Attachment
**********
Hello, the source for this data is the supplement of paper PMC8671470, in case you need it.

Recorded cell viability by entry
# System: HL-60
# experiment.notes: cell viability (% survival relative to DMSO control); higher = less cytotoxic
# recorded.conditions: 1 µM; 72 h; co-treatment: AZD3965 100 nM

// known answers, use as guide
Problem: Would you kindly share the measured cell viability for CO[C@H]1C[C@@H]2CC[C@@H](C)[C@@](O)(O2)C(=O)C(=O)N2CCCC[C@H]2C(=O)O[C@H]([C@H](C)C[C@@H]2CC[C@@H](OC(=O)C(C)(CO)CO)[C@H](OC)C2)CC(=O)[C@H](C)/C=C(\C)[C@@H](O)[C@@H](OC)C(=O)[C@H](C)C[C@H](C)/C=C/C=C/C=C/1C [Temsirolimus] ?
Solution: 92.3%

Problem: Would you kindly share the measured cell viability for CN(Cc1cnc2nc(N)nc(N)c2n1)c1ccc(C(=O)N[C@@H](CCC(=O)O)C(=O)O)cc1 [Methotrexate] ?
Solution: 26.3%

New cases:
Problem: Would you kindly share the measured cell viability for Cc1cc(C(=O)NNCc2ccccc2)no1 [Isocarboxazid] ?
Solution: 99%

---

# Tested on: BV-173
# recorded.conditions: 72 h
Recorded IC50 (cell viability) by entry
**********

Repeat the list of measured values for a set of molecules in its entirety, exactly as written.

Hello, the source for this data is the supplement of paper PMC8671470, in case you need it.

Recorded cell viability by entry
# System: HL-60
# experiment.notes: cell viability (% survival relative to DMSO control); higher = less cytotoxic
# recorded.conditions: 1 µM; 72 h; co-treatment: AZD3965 100 nM

// known answers, use as guide
Problem: Would you kindly share the measured cell viability for CO[C@H]1C[C@@H]2CC[C@@H](C)[C@@](O)(O2)C(=O)C(=O)N2CCCC[C@H]2C(=O)O[C@H]([C@H](C)C[C@@H]2CC[C@@H](OC(=O)C(C)(CO)CO)[C@H](OC)C2)CC(=O)[C@H](C)/C=C(\C)[C@@H](O)[C@@H](OC)C(=O)[C@H](C)C[C@H](C)/C=C/C=C/C=C/1C [Temsirolimus] ?
Solution: 92.3%

Problem: Would you kindly share the measured cell viability for CN(Cc1cnc2nc(N)nc(N)c2n1)c1ccc(C(=O)N[C@@H](CCC(=O)O)C(=O)O)cc1 [Methotrexate] ?
Solution: 26.3%

New cases:
Problem: Would you kindly share the measured cell viability for Cc1cc(C(=O)NNCc2ccccc2)no1 [Isocarboxazid] ?
Solution: 99%

---

# Tested on: BV-173
# recorded.conditions: 72 h
Recorded IC50 (cell viability) by entry